In this week’s parshah,1 Ki Tisa, we read about the kiyor, which was a large copper receptacle that held water. It had a stand, also made of copper. It had several spigots, from which the Kohanim, the priests, would wash their hands and feet before doing the Temple service.

The copper from which the kiyor was made had a unique origin.

Rashi explains: The women gathered at Moses’ tent with the copper mirrors they used to beautify themselves, intending to donate them. Moses was uncomfortable accepting these mirrors, because they were seemingly used for the bidding of the evil inclination. G‑d told Moses to accept them, “for they are most precious to Me of all.”

Because of these mirrors, the Children of Israel proliferated in Egypt. When their husbands would be exhausted from laboring under Egyptian bondage, the righteous women would go out and greet them with food and drink. They would feed them and entice them with words; they would hold the mirror in a way that both she and her husband could be seen together, and she would say, “I am more attractive than you.” In this manner, she would awaken his desire to be with her . . . 2

It is with these mirrors that the kiyor was formed for an important function of it was to bring peace between husband and wife.3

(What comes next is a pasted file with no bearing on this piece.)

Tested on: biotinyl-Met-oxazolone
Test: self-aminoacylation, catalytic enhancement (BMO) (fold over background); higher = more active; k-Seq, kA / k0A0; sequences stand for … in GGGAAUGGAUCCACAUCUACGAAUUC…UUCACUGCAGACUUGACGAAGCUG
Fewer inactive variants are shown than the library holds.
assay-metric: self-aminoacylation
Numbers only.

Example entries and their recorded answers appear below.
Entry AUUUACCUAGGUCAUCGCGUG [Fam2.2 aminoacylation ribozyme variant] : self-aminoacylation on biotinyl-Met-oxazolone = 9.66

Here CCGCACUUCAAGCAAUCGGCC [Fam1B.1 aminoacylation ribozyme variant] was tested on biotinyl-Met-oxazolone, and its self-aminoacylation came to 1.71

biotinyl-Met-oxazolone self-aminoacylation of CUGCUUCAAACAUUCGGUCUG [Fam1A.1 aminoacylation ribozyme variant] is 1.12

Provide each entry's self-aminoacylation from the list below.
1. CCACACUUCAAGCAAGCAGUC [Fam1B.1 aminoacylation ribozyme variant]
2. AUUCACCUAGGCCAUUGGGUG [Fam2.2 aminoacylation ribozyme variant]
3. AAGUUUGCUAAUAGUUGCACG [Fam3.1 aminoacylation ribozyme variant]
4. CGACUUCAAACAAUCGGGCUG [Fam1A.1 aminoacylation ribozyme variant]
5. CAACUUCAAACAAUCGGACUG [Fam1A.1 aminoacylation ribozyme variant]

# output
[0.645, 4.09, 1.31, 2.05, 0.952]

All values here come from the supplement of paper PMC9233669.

How important is the relationship of a couple to G‑d? And how is it that the instrument of vanity is most precious to G‑d?

In “Shir Hashirim” (“Song of Songs”), King Solomon compares our relationship with G‑d to that of a husband and wife. This relationship with G‑d is the foundation on which our purpose and mission as the Jewish people was established. Every mitzvah, every prayer and every bit of Torah we learn comes down to this: becoming one with G‑d.

The microcosm of this relationship is that of a husband and wife. This relationship is so central to Judaism that the mirrors that brought the couple together as one are not only special, but most precious of all. It is so important that no service could be done in the Temple before washing from the kiyor, which was made from these mirrors. The kiyor was placed between the altar and the Holies—the center of all of the action in the Temple. It was constantly seen, and served as a reminder of the importance of the husband-and-wife relationship.

This shows us how important it is to work on our personal relationships. It is not OK to take it for granted and keep up the status quo. If you are not growing closer together, it’s a problem. If you feel that your relationship is on the rocks, you are not alone; don’t be ashamed to get help. Many good marriages remain that way because people were willing to talk to a professional and sort out their issues. If you think your relationship is just fine, then you must take it to the next level, for there is always room to grow.

The kiyor—made of mirrors and placed centrally in the Temple—is a reminder that your relationship is central to Judaism. It is the foundation of Jewish life and not just special to G‑d; it is most precious of all.